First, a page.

IFPI represents the recording industry worldwide with some 1,400 members in 66 countries and affiliated industry associations in 45 countries.According to the IFPI, "any company, firm or person producing sound recordings or music videos which are made available to the public in reasonable quantities is eligible for membership of IFPI", though the company does not specify what "reasonable quantities" actually means.
National groups and affiliate bodies include SNEP in France, Bundesverband Musikindustrie in Germany, RIAJ in Japan, BPI in the UK and RIAA in the US. Although recognised as an "affiliated group", the RIAA on its own website specifically notes that IFPI administers programs "for a number of countries, excluding the United States".Record labels can be members of both their local industry body and IFPI.
The BPI Limited, commonly known as the British Phonographic Industry or BPI, is the British recorded music industry's trade association.
Members of the international phonographic industry formed the IFPI at the industry's first international congress in Rome, Italy, held from 10–14 November 1933and registered its head office in Zurich, Switzerland. The IFPI described its mission as representing "the interests of the recording industry worldwide in all fora" by promoting legislation and copyrights and "to protect the largely British-based recording industry" by promoting a global performance right in gramophone sound recordings.
The IFPI lobbied at the Rome Convention for the Protection of Performers, Producers of Phonograms and Broadcasting Organisations of 1961, which established an international standard for the protection of sound recordings, live performances and broadcasts. This Convention was opposed by trade groups representing authors and composers, who were concerned that establishing such "neighbouring rights" would undermine their own control over how their works were used and would result in prohibitively expensive licensing.Pressure from United States-based broadcasters who didn't want to license the records they broadcast, among other factors, kept the United States from signing the Convention; the United States would not recognise a separate sound recording copyright until 1971.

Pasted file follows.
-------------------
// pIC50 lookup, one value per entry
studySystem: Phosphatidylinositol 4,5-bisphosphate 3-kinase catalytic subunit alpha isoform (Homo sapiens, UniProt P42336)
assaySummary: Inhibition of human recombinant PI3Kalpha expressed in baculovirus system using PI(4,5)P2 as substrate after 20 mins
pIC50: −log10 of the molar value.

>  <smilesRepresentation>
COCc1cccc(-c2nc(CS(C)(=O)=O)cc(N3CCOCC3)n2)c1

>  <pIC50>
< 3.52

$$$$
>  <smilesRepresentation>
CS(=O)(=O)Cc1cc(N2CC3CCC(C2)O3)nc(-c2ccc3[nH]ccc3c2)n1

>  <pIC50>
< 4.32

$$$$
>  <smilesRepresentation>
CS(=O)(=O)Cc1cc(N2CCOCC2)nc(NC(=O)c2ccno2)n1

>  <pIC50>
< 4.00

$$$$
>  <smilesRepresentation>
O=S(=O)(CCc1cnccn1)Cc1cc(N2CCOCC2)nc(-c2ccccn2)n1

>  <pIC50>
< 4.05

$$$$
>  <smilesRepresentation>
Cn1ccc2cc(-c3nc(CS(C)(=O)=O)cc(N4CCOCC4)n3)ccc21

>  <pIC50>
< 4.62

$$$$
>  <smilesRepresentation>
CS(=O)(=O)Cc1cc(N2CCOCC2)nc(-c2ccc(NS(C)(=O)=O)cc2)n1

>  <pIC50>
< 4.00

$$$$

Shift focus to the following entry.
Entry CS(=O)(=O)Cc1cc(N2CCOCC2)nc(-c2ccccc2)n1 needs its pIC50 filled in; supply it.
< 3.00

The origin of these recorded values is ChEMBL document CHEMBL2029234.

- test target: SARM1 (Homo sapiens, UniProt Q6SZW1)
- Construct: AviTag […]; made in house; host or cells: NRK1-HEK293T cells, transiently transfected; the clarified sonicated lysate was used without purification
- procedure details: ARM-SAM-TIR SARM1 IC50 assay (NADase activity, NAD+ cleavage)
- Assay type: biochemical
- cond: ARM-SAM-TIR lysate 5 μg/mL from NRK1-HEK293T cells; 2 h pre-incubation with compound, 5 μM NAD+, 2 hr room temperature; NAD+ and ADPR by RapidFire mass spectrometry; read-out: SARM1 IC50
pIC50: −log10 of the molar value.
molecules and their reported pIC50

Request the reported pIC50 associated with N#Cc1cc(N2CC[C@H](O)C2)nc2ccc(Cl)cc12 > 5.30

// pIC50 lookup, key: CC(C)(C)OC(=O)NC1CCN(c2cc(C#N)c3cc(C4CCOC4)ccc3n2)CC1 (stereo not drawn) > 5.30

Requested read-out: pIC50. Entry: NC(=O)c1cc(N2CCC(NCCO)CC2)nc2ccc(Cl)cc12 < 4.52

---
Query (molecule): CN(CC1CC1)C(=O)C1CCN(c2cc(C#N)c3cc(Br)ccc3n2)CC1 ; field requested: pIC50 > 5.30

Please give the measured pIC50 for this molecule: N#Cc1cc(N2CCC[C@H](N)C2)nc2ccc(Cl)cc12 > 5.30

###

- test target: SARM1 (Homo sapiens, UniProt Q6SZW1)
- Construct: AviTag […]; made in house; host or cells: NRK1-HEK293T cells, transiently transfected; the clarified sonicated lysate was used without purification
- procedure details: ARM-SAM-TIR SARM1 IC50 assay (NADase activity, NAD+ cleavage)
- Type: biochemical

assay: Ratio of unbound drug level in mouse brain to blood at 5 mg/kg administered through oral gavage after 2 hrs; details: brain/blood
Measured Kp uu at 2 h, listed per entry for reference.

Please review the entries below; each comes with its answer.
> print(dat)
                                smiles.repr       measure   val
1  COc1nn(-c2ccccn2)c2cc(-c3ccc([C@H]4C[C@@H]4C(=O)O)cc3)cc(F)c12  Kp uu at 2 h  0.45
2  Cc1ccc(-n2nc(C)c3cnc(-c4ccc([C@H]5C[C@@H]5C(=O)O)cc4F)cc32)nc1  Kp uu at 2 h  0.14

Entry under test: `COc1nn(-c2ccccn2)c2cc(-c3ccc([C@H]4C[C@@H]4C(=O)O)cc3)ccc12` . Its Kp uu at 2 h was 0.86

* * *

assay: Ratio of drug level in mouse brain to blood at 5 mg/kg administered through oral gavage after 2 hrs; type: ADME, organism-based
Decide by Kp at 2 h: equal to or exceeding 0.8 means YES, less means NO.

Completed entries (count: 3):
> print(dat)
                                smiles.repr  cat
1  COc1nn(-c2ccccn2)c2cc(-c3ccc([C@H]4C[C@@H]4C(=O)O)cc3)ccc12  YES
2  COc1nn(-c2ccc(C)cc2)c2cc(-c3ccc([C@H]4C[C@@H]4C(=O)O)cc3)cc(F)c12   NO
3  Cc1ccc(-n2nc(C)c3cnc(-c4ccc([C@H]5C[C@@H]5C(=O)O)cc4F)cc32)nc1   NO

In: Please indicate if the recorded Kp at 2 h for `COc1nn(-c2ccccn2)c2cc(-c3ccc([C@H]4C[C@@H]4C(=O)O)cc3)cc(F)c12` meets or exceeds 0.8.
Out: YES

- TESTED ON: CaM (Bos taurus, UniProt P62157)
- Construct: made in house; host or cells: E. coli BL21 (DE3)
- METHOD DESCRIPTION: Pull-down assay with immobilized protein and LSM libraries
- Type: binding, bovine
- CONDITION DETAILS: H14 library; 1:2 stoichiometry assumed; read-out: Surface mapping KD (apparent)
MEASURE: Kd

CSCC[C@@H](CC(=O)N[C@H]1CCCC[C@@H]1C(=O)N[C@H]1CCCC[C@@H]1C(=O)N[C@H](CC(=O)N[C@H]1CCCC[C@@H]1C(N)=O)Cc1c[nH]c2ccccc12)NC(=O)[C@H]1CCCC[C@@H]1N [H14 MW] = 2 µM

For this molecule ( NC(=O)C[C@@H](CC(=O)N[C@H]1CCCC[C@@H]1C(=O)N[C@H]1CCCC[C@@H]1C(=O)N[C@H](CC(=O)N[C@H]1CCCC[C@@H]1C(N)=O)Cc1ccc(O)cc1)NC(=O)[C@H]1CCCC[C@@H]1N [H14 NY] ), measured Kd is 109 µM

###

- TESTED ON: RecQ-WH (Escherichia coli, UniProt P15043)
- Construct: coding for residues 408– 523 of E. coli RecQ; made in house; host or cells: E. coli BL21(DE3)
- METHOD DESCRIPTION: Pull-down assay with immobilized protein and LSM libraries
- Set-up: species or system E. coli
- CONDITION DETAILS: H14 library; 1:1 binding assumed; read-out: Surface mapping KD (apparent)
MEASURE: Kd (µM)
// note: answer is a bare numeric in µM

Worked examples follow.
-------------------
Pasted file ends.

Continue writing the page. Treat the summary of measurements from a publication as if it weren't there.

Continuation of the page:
In an effort to combat copyright violation, in 1971, the IFPI advocated for the Convention for the Protection of Producers of Phonograms Against Unauthorized Duplication of Their Phonograms (the Geneva Phonograms Convention), which 72 countries signed.
In 1986, the ISO established the International Standard Recording Code (ISRC) standard, ISO 3901. In 1989, the IFPI was designated the registration authority for ISRC codes. ISRC codes "enable the use of copyright protected recordings and works to be controlled; facilitate the distribution and collection of royalties (performances, private copying); and assist in the fight against piracy".
To further combat infringement of recorded works, the IFPI and the compact disc manufacturing industry introduced Source Identification (SID) codes in 1994. The SID codes are markings on optical discs such as compact discs (CD) and digital versatile discs (DVD) that identify the manufacturer, equipment, and master discs used to create each disc. There are two codes: the SID mastering code and the SID mould code. The SID mastering code identifies the manufacturing facility used to produce a master from which moulds are produced. The SID mould code identifies the plant where the disc was moulded (replicated). Since not all optical disc manufacturing facilities have the ability to both produce master discs and replicate discs, the SID mastering code and SID mould code on a given optical disc may or may not represent the same manufacturing facility. 3,4: